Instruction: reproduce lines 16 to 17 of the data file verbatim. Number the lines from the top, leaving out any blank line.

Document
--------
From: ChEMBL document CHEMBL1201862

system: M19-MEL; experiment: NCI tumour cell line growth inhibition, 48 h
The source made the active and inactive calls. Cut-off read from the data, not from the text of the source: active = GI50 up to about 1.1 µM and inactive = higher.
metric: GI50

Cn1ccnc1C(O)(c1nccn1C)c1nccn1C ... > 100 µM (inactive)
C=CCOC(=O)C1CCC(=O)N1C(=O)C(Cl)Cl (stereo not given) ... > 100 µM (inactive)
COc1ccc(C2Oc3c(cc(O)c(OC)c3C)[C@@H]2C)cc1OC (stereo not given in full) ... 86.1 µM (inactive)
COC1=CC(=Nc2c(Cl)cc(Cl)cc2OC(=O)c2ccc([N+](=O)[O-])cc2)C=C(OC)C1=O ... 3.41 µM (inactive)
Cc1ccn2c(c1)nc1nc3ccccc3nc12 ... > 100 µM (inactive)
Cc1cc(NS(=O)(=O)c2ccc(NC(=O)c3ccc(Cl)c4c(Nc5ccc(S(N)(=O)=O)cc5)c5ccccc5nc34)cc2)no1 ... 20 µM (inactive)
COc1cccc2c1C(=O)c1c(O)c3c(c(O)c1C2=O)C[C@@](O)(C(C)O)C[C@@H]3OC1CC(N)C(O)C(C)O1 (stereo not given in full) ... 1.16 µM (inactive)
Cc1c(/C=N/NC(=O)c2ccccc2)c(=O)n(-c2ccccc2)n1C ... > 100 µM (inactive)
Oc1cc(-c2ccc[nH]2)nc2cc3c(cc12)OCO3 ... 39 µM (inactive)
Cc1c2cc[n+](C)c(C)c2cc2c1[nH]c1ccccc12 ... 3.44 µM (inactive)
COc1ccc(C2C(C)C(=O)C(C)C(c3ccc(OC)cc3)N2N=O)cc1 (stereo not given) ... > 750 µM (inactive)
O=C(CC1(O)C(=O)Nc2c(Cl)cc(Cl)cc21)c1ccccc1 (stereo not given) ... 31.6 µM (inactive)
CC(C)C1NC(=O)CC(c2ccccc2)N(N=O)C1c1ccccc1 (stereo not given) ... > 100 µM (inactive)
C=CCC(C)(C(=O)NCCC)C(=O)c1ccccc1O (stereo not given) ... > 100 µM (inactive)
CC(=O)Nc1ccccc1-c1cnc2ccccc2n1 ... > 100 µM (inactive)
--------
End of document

O=C(CC1(O)C(=O)Nc2c(Cl)cc(Cl)cc21)c1ccccc1 (stereo not given) ... 31.6 µM (inactive)
CC(C)C1NC(=O)CC(c2ccccc2)N(N=O)C1c1ccccc1 (stereo not given) ... > 100 µM (inactive)